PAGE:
JIDC is introducing a new section of our Blog, Outbreaks. Outbreaks will report on current infectious outbreaks worldwide and will include a summary of scientific information and /or epidemiology concerning the pathogen. If you have an outbreak to report or a summary you would like to see posted, please contact me at firstname.lastname@example.org.
Outbreak: Chikungunya Outbreak in the Republic of Congo
Chikungunya fever is a crippling disease caused by an arthropod-borne virus (arbovirus) transmitted to humans through mosquitoes. Although Chikungunya virus is not often associated with mortality, the effects of virus outbreaks are often devastating, causing significant economic loss. The recent outbreak of Chikungunya fever in the Republic of Congo has reported thousands of people affected.
Outbreak of Chikungunya in the Republic of Congo
It was reported by IRIN, the UN’s humanitarian news and analysis service, on June 15th, 2011 that a large outbreak of possible Chikungunya fever (CHIKF) is affecting the Republic of Congo (http://www.irinnews.org/Report.aspx?ReportID=92989). In Brazzaville, the Republic of Congo’s largest city, an estimated 1,000 cases of CHIKF is suspected since the beginning of June. CHIKF in humans is caused by infection of the chikungunya virus (CHIKV) which is transmitted by mosquitoes to people (arbovirus). Testing of patients who presented with CHIKF symptoms in the Republic of Congo have resulted positive for the CHIKV.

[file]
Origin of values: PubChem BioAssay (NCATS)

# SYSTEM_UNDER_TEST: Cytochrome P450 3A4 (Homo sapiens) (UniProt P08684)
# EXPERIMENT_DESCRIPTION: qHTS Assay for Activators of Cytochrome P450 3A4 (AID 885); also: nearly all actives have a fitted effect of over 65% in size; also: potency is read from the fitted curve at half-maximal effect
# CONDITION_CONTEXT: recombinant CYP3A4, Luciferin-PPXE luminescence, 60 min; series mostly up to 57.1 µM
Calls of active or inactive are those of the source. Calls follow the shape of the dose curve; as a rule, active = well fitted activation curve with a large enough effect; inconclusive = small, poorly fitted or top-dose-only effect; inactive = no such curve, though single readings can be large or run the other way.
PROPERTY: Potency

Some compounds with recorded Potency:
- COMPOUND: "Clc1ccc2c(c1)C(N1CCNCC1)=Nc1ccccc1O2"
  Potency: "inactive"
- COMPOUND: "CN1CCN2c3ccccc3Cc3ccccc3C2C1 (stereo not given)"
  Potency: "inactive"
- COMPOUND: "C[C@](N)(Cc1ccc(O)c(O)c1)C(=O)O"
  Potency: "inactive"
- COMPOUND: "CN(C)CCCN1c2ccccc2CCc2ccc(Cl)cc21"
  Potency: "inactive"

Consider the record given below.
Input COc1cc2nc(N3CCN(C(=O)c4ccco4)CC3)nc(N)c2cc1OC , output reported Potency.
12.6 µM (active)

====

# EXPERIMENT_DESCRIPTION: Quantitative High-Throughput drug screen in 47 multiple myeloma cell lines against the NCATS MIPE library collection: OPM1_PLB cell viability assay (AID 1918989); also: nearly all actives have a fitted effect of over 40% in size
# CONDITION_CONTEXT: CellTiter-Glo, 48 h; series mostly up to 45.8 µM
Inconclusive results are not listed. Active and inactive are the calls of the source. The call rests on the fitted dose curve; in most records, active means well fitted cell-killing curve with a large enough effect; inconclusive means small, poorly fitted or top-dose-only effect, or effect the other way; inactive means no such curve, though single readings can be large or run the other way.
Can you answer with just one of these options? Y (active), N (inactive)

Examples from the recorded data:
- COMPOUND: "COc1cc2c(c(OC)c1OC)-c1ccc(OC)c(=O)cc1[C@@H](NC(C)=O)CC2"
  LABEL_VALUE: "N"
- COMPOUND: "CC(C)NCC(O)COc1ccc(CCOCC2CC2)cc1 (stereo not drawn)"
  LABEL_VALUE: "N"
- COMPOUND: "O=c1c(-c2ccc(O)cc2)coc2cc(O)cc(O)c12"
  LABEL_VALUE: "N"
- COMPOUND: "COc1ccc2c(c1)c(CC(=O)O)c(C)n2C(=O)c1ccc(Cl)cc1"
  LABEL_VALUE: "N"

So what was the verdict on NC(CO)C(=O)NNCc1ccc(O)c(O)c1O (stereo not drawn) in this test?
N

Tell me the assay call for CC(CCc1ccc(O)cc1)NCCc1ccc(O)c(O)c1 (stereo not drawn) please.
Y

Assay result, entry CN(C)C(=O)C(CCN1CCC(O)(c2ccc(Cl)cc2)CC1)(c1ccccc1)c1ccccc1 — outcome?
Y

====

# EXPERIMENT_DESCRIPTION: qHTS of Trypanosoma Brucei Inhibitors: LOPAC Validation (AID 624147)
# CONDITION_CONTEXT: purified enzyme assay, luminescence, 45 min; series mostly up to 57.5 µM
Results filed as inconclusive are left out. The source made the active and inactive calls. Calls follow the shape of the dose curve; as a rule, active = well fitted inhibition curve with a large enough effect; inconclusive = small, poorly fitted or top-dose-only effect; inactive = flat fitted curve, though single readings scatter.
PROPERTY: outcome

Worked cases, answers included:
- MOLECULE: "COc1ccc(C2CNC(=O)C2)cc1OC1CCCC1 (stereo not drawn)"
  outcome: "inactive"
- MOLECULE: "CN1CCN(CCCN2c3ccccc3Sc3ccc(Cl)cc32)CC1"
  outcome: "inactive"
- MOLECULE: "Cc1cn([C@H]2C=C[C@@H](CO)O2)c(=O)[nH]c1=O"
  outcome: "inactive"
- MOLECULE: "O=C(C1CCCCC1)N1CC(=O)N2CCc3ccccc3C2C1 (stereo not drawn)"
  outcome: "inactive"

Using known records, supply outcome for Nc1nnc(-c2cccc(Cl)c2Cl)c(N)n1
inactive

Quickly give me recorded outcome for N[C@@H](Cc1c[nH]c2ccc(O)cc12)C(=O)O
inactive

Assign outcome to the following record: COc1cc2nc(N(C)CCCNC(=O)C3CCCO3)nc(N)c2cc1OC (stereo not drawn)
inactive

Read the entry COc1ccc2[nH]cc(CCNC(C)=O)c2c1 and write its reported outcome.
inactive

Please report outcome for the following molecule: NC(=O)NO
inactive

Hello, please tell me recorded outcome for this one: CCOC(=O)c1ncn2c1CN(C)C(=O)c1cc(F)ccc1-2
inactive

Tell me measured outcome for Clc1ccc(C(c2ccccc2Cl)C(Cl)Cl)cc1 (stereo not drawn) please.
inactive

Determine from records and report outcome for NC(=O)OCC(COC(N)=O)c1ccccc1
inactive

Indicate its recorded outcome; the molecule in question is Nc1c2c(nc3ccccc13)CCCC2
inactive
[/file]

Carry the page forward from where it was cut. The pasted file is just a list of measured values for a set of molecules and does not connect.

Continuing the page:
IRIN reported “More than 900 people are showing symptoms of chikungunya, which is transmitted by mosquito,” Director-General of Health Alexis Elira Dokekias told a news conference on 14 June.
By the end of June (June 28, 2011) an IRIN representative reported there were approximately 8,000 CHIKF affected people with no associated deaths.
Although historically CHIKV is found in tropical regions of the globe, outbreaks have been reported in temperate regions suggesting the expanding tropism of the virus.
JIDC and CHIKV
JIDC has published 3 articles on CHIKV that can be found Open Access on the JIDC website:
- A Review of Chikungunya by Cavrini F. et al., JIDC 2009 entitled Chikungunya: an emerging and spreading arthropod-borne viral disease .
- Antiviral therapy for Chikungunya by Ravichandran R. and Manian M. JIDC 2008 entitled Ribavirin therapy for Chikungunya arthritis .